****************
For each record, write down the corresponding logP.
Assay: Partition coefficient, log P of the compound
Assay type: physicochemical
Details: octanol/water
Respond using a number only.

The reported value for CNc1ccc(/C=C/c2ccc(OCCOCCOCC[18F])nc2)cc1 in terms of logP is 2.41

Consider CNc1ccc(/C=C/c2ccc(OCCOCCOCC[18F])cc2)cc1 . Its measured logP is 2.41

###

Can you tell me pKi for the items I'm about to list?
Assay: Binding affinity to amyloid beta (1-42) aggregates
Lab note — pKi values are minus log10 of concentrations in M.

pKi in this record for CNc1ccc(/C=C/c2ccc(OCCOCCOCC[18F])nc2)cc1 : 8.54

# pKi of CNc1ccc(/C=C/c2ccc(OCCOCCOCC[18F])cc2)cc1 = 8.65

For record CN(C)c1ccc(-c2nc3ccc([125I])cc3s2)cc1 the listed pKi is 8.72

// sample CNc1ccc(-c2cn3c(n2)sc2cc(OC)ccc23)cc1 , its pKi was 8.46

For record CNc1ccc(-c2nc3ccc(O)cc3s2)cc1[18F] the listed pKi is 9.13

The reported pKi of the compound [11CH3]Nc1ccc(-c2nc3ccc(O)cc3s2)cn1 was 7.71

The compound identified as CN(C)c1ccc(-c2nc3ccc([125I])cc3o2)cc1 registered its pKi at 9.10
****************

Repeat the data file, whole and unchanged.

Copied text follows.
For each record, write down the corresponding logP.
Assay: Partition coefficient, log P of the compound
Assay type: physicochemical
Details: octanol/water
Respond using a number only.

The reported value for CNc1ccc(/C=C/c2ccc(OCCOCCOCC[18F])nc2)cc1 in terms of logP is 2.41

Consider CNc1ccc(/C=C/c2ccc(OCCOCCOCC[18F])cc2)cc1 . Its measured logP is 2.41

###

Can you tell me pKi for the items I'm about to list?
Assay: Binding affinity to amyloid beta (1-42) aggregates
Lab note — pKi values are minus log10 of concentrations in M.

pKi in this record for CNc1ccc(/C=C/c2ccc(OCCOCCOCC[18F])nc2)cc1 : 8.54

# pKi of CNc1ccc(/C=C/c2ccc(OCCOCCOCC[18F])cc2)cc1 = 8.65

For record CN(C)c1ccc(-c2nc3ccc([125I])cc3s2)cc1 the listed pKi is 8.72

// sample CNc1ccc(-c2cn3c(n2)sc2cc(OC)ccc23)cc1 , its pKi was 8.46

For record CNc1ccc(-c2nc3ccc(O)cc3s2)cc1[18F] the listed pKi is 9.13

The reported pKi of the compound [11CH3]Nc1ccc(-c2nc3ccc(O)cc3s2)cn1 was 7.71

The compound identified as CN(C)c1ccc(-c2nc3ccc([125I])cc3o2)cc1 registered its pKi at 9.10